Haden helping Burns, other young defensive backs adjust
LATROBE — Artie Burns and Joe Haden don’t believe the Pittsburgh Steelers have a clear-cut No. 1 cornerback.
The two feel they share that role.
Haden has been a top cornerback in the league throughout his career and Burns, a 2016 first-round pick, feels like he’s starting to come into his own as he enters his third season. The two hope a full offseason and training camp together can help a young group of Steelers defensive backs regain some swagger.
“Right now, I’m just trying to show him the way I go about my business,” Haden said. “Training camp is one of the biggest spots where we can see growth and we can see what the offseason did.”
Haden spent his first seven pro seasons in Cleveland. He feels an entire spring of organized team activities and minicamp with Burns and the Steelers will only prove beneficial as the team works through training camp and the preseason.
“I’m trying to understand the whole defense, not just the corners and safety, but also the linebackers and defensive linemen,” Haden said. “I’m just trying to get the whole system from the ground up and get an overall grasp of the defense.”
Cleveland released Haden on the eve of the 2017 regular season and the Steelers immediately acted. They quickly signed the two-time Pro Bowl cornerback with the hope he could give a young secondary an instant jolt.
“Having a veteran guy in your room that got to the level everybody wants to get to,” Burns said, “you kind of sit back and think that you can learn from him to get to that point.”
The Steelers did just that last season.
Pittsburgh ranked 16th against the pass in 2016, but Haden provided a necessary boost as the Steelers ended fifth in passing yards allowed. A 45-point outburst by Jacksonville in the AFC divisional playoff marred an otherwise strong season.
“I think the communication was the biggest thing for us, just no blown coverages,” Haden said. “In the Jacksonville game, there were a couple times where people were just running free. We have the ability, we have the players, we just have to be on the same page and make sure everybody’s covering their man.”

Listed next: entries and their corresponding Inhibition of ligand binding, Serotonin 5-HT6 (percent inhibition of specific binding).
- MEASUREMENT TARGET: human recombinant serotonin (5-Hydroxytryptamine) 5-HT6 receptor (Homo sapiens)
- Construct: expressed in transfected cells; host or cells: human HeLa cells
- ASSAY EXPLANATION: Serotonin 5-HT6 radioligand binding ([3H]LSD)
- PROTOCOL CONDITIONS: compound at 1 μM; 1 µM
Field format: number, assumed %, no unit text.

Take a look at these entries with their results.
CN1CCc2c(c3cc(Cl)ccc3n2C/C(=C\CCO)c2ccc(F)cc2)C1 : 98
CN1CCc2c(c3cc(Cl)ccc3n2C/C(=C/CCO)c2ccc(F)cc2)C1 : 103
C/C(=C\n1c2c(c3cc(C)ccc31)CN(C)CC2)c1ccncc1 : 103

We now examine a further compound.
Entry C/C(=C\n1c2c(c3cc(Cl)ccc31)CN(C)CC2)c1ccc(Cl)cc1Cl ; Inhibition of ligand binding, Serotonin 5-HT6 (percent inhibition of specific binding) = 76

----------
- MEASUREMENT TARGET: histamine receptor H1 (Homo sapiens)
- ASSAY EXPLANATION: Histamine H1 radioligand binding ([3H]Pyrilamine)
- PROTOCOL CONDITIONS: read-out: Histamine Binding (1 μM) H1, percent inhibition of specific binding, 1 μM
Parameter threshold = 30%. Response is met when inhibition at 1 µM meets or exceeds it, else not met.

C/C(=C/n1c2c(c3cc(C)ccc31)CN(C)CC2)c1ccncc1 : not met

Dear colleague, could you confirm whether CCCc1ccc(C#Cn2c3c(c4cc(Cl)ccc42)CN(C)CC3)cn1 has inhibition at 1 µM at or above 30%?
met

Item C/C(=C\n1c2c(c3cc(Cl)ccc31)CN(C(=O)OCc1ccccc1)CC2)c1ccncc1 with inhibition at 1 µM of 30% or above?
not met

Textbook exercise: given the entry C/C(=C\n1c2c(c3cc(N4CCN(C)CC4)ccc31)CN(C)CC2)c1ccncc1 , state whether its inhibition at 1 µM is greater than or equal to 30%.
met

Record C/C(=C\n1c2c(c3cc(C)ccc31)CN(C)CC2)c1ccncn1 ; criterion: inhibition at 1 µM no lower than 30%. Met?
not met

That has been the focus for Burns. He has carried a noticeably different, more confident swagger during training camp practices. He’s still locked into regular one-on-one practice battles with four-time All-Pro wide receiver Antonio Brown, a daily matchup Burns welcomes.
“Ever since I got here it’s been a battle with (Brown),” Burns said. “It’s just something I expect from myself. I don’t even request it. I just step up, we go at it and go to work.”
It has already paid off for the third-year cornerback.
Burns jumped Brown’s slant route during the team’s first padded practice and picked off Landry Jones’s pass in the end zone. He also jumped a Ben Roethlisberger pass and came up with an interception that would’ve been returned for a touchdown.
Burns said that sort of intuition comes with experience.
“You can feel the speed of the receiver,” Burns said. “A play can only go for so long, so once you figure out the timing of it, that’s when you have a chance to make a play on the ball.”
Burns seeks similar game-changing plays alongside Haden in the secondary this season.
Ravens 17, Bears 16: The Ravens and Bears honored their great linebackers Ray Lewis and Brian Urlacher with some defense to make them proud in the Hall of Fame game that opened the NFL’s preseason Thursday night.
Oh, there was a little spark of offense, some provided by Baltimore’s Lamar Jackson in the second half. His 7-yard touchdown pass to fellow first-rounder Hayden Hurst came after the Ravens’ defense recovered a fumble.
Chicago put together its best drive in the final minutes and journeyman Tyler Bray connected with Tanner Gentry for a 10-yard score to cap a 92-yard march. But the 2-point conversion pass fell incomplete.